nuclear weapons budget


Lessons From A Small-Town Fire Department On Prevention, Preparation, and Leadership

, manager of strategic campaigns

Matt Chesin/Unsplash

The COVID global pandemic lays bare the consequences of when our leaders fail to lead and fulfill their most solemn duty—protecting those they are supposed to serve. Our president and every member of Congress could learn a great deal by better understanding what public safety officials in my town and in towns across the country do every day.  Read More

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Some pretty good work by Congress on missile defense this year

, senior scientist

Photo: Eric E Johnson/Creative Commons (Flickr)

The Congressional defense budget process is entering its conclusion, though battles remain. Despite little to show for it, the overall budget for missile defense continues to be robust. For example, the Senate appropriators met last week and added $1.2 billion above the Trump administration’s budget request for missile defense, including an additional $532 million for upgrades and six more boosters for the beleaguered Ground-based Midcourse Defense system, and added $222 million to fund program to replace the recently canceled Redesigned Kill Vehicle program. That is an unfortunate waste of tax dollars.

However, in other areas Congress—in particular the House—made a number of useful and positive corrections to the administration’s $9.4 billion missile defense budget request. The House also put several sensible new missile defense policies in place that deserve support. Read more >

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China Holds Firm on No First Use of Nuclear Weapons

, China project manager and senior analyst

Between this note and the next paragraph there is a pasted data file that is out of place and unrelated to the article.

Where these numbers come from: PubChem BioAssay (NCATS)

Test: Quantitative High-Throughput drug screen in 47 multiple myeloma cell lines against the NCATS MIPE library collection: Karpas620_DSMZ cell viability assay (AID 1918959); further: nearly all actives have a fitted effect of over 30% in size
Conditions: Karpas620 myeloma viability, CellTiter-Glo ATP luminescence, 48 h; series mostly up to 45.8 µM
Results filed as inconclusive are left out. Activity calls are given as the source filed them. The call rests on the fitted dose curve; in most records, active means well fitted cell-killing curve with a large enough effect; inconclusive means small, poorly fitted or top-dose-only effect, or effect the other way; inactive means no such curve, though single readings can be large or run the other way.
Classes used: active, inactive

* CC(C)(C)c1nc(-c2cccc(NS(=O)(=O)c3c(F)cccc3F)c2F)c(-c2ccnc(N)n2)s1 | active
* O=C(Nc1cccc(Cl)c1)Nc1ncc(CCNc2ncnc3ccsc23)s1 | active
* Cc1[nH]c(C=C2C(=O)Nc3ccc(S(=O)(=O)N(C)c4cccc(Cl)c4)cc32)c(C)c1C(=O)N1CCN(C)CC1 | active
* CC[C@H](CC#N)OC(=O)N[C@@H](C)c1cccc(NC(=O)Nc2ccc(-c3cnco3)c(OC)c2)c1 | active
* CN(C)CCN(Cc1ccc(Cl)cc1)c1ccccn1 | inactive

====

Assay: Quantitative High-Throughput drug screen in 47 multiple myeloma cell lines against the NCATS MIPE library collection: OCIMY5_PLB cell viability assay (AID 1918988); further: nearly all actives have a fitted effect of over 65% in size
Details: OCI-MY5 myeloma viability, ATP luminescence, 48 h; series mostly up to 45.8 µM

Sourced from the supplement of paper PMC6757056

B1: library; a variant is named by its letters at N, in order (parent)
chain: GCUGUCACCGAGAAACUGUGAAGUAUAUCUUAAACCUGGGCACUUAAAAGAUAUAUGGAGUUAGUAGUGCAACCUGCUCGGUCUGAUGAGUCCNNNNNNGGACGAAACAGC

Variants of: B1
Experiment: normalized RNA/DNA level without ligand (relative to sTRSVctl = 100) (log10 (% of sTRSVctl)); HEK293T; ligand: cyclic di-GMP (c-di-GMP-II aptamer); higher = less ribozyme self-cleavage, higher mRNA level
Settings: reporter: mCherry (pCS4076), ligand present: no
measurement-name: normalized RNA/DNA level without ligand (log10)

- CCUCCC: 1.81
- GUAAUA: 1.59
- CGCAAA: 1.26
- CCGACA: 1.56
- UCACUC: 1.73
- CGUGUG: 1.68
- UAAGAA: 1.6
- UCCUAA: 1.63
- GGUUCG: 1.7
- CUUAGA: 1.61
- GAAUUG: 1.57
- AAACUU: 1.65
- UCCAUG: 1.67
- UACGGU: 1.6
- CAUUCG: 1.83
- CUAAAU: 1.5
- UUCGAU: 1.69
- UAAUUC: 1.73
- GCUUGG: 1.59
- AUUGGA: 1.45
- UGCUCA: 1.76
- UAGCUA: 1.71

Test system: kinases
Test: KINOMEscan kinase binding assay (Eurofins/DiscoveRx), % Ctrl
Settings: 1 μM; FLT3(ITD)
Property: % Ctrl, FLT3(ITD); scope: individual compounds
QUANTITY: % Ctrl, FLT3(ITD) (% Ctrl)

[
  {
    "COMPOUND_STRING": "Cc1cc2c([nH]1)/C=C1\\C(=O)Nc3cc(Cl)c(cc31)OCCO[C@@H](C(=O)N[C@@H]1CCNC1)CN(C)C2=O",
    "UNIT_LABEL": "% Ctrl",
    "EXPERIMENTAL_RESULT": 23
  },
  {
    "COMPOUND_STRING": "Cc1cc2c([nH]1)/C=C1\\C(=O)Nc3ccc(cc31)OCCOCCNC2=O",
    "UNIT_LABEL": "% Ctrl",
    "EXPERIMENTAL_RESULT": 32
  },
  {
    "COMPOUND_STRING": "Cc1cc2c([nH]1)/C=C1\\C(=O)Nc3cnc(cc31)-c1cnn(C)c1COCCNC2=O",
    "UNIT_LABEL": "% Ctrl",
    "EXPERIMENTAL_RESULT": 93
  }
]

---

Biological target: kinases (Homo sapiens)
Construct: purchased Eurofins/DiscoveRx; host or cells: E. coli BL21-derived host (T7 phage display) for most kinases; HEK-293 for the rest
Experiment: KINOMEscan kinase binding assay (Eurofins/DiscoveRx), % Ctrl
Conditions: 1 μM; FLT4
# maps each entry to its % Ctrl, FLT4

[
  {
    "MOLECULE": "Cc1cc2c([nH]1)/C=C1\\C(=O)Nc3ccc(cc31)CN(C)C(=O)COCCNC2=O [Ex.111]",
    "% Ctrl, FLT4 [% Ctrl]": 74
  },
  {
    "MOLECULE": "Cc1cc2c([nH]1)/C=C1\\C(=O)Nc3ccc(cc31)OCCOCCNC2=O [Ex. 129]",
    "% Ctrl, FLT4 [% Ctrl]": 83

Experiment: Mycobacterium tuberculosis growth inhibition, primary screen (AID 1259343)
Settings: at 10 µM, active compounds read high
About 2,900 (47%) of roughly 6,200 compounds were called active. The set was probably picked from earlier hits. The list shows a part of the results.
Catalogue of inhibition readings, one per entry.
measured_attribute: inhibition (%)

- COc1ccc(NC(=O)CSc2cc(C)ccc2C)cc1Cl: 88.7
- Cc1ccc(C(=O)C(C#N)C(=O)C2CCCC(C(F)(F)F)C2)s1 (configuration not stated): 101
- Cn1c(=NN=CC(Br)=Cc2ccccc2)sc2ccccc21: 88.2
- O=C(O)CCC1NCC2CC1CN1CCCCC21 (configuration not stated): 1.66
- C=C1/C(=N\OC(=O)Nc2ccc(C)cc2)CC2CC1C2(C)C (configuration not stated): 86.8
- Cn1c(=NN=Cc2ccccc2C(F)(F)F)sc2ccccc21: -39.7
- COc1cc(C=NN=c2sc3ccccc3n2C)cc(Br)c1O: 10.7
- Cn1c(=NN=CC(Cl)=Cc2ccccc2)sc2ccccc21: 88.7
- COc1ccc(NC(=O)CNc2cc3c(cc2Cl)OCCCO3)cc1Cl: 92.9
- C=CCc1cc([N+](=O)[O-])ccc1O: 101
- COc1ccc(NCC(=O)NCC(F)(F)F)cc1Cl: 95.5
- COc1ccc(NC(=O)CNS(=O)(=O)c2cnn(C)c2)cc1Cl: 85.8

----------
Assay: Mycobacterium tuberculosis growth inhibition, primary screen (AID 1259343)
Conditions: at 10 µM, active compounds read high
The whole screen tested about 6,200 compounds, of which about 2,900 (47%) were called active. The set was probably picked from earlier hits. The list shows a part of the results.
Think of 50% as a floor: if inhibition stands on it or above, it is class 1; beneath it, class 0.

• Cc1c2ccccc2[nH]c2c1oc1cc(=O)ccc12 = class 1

“Enthusiastically celebrate our country’s successful test launch of a nuclear missile” (1966)

Ever since I took this job 17 years ago US colleagues of all political and intellectual persuasions have been telling me that sooner or later China would alter, adjust, amend or qualify the policy that China will never, under any circumstances, use nuclear weapons first. Yesterday, the Chinese Ministry of Defense released a much-anticipated new white paper on China’s national defense policies. Here’s what it says about nuclear weapons: Read more >

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The House is Setting a New, More Rational Direction for US Nuclear Policy

, analyst

The House today began debating its version of the Fiscal Year 2020 National Defense Authorization Act, Congress’ annual effort to oversee US security policy and set defense program funding levels. What’s different this year is the bill signals a new, much-needed change in direction for US nuclear weapons policy, one that would reduce the nuclear threat and cut some spending on these weapons.

The House bill stands in stark contrast with the version the Senate passed easily in late June, which would fully fund the Trump administration’s nuclear programs and in some cases even increase funding. We support passage of the House version of the NDAA; if its version becomes law, it will be a victory not only for US security, but also for common sense. Read more >

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NNSA’s FY20 Budget Request: Full Speed Ahead on Weapons Development and Production

, analyst

In March the Department of Energy released its FY20 budget request for the National Nuclear Security Administration (NNSA), which is responsible for developing, producing and maintaining US nuclear warheads and bombs. Read more >

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